An episode like “Spread Your Wings,” which includes the more emotional A-plot with Phil and Alex, needs those kind of low-key comedy subplots to balance everything out. Jay trying to help Mitchell, who’s clearly in over his head with his planned sleepover, serves the same purpose. It provides a much-needed change in character pairings, resulting in a subplot essentially about the tension between generations. See, Mitchell seems to think that he has it in him to provide Lily’s Vietnamese dance group with a special, unforgettable sleepover. Jay, on the other hand, tells him that the real goal of a sleepover is to tire the kids out and have them in bed by 7:30. What follows is predictable, with Mitchell toughing it out for awhile until he desperately asks Jay for help in exhausting the kids, but there’s a simple charm to it that makes it stand out from the more rote subplots peppered throughout the season. Plus, there’s the image of Mitchell sleeping on the couch at 7:45—there’s room for improvement—and Jay putting a blanket over him and rubbing his head before he leaves, which is the type of sentimental moment thatModern Family can get away with when it puts in the character work. It’s the same reason a throwaway plot like Claire, Haley, and Luke getting rid of the ducks works; it makes sense that Phil wouldn’t want to let go of the three ducks while his three kids continues to grow apart from him.
Really, it’s the character work that drives the episode’s best storyline, where Phil goes to visit Alex at college one week before her first semester wraps up. It’s a storyline filled with great Phil Dunphy moments—”Meanwhile, the ducks are awesome and nobody gets it”—from the funny to the sentimental. That would all be for naught though if it wasn’t for the deeper feelings being explored. When Alex tells her dad that she wants to live at home next semester, and then lashes out at him when he suggests that maybe she stick it out for a while longer, it’s not an out-of-character moment just for the sake of creating conflict. It’s a character moment rooted in Alex’s personality. She’s long been self-sufficient, but at home she had built-in social support. Away at college, she’s still the smart, self-motivated young woman she was at home, but she no longer has that social support. She feels left out, and as much as she acts like she’s above the “partying” ways of her classmates, who don’t even seem to party that hard, she really just wants to be a part of it all.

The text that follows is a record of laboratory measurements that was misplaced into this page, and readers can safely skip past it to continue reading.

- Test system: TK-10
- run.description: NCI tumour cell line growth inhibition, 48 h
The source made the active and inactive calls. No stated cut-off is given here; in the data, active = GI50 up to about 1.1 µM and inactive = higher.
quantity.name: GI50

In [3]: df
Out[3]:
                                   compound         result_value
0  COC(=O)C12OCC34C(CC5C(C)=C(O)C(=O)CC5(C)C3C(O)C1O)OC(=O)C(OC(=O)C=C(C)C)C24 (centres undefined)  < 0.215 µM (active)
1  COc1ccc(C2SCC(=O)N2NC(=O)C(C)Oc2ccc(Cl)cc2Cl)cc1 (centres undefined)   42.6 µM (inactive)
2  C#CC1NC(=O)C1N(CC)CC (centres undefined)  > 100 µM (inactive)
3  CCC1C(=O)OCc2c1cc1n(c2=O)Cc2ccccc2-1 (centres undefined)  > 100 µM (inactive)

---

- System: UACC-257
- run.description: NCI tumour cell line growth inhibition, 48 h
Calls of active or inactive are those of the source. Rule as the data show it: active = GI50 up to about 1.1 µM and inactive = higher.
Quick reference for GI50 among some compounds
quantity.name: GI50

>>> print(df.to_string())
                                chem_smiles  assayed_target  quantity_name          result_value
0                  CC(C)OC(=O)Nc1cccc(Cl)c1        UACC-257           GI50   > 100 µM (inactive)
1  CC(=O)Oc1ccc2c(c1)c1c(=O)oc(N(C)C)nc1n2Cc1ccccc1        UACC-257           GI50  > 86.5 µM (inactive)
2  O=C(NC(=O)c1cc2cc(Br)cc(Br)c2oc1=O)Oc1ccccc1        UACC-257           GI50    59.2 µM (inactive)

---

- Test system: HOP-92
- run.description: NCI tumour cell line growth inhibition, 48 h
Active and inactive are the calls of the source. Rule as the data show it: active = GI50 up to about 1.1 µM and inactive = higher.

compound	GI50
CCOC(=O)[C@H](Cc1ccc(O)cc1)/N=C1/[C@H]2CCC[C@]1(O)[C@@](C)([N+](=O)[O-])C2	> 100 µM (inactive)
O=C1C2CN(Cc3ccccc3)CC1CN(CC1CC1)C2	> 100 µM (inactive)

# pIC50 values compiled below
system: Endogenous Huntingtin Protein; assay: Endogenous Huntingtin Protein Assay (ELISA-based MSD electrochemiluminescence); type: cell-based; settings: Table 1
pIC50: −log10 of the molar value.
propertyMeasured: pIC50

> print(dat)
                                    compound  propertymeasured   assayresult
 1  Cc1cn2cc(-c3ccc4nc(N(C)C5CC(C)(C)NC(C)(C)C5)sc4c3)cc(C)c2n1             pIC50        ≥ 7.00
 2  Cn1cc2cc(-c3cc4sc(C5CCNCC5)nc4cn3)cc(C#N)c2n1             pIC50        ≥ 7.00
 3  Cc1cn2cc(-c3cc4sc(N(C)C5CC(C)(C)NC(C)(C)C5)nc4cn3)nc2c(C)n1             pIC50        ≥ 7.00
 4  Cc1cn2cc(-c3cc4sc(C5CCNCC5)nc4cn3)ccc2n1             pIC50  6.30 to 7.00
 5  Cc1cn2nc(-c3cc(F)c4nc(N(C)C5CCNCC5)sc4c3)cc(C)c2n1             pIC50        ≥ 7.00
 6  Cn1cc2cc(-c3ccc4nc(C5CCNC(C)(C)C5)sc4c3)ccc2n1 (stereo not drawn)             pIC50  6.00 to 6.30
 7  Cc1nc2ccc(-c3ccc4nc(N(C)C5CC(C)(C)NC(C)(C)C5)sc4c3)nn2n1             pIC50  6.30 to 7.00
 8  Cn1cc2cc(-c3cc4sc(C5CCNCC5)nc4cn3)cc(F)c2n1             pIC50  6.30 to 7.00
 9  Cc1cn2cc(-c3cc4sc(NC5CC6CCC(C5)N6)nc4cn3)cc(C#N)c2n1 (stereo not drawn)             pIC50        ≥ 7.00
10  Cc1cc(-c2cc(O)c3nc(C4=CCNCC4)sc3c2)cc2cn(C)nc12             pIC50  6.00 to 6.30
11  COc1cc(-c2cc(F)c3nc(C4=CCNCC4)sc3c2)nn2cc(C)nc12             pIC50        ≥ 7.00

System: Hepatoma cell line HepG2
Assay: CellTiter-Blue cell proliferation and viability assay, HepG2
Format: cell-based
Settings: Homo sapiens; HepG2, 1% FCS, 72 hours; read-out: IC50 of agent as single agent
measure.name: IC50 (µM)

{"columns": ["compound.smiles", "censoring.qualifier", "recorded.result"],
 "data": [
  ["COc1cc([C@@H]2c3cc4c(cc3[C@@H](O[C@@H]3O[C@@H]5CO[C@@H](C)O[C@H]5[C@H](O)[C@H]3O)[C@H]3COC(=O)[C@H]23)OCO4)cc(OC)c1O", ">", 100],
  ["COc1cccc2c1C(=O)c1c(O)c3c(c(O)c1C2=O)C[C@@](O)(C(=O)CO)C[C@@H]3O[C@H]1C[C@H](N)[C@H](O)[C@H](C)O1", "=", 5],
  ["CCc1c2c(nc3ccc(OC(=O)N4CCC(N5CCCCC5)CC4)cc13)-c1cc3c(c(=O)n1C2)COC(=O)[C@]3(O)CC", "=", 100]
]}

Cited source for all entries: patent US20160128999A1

Nobody understands that feeling better than Phil. He’s spent his life trying to fit in. Even when he got married and had kids, which should be a fulfilling experience, he still had to prove himself to Jay. He’s always had to try and break out of his shell to fit in. That doesn’t mean changing who you are, but just putting yourself out there and giving people a chance to let you in. It’s that father-daughter understanding that makes the final moment of their storyline so moving. Phil comes back to the dorm and acknowledges that his story, of not fitting in and then coming into his own, is different from hers. So he tells her that she can move back in with them if she’s sure that she gave it her all; he believes her. Then, as he leaves and tells her he’ll be back next week to pick her up, he hands her a gift bag that’s meant to contain the noise-cancelling headphones she asked for. Instead, the bag contains a cheesy prom dress and goggles, the two things she needs to attend the night’s Freshman Cannonball, a yearly tradition that sees freshman celebrate their first completed semester by dressing up in cheesy prom gear and jumping into a swimming pool. It’s a beautiful moment, followed by Phil getting a late-night call from Alex just to chat, and it’s one that’s completely earned.